The main characters representing the female gender in the Turn of the Screw are the Governess, Mrs. Grose, and Flora. The three of them represent three separate generations of women. Mrs. Grose is the eldest, the Governess is a young woman, and Flora is just a little girl. Mrs. Gross is the housekeeper and is at least somewhat knowledgeable despite never being educated. She was not given much opportunity to make much of herself. The Governess is more or less the nanny of the children. The Governess is educated, which opens up more doors for her but she ultimately decides to take this nanny job because she is obsessed with the Bachelor. Flora being the youngest seems like she has the best chance at a successful life. She has time to grow and is being schooled from a young age. Also, she has the opportunity to learn from the mistakes of the women who precede her. As the generations pass, more and more opportunities are being opened up to these female characters. Showing us that Henry James might have saw a problem with the gender roles of the time and wanted things to change.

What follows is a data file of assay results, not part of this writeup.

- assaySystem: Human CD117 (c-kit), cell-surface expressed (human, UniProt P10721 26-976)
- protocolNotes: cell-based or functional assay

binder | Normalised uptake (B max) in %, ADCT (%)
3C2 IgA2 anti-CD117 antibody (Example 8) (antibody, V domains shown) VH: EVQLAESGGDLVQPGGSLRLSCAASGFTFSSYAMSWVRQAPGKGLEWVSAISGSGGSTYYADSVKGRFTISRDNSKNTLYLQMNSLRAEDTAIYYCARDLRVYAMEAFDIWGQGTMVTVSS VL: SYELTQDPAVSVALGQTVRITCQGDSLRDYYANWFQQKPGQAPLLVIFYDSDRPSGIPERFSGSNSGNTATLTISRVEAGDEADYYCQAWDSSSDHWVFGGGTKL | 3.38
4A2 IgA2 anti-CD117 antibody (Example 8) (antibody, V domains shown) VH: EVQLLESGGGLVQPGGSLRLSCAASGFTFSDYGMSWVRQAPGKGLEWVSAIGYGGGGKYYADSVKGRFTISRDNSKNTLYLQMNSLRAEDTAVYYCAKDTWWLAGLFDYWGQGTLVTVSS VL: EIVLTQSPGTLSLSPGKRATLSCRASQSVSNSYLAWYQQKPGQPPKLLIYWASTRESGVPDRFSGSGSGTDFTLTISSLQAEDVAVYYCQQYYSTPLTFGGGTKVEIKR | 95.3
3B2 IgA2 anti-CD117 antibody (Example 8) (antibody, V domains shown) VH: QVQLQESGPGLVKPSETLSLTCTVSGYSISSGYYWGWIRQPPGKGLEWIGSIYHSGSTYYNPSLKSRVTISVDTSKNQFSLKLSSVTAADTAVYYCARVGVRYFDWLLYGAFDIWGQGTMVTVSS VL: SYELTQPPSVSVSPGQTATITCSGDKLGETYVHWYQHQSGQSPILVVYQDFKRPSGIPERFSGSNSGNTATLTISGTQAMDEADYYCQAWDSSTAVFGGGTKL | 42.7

Jesse Goirn

  18.    victoriane said,

    November 2, 2011 at 11:41 pm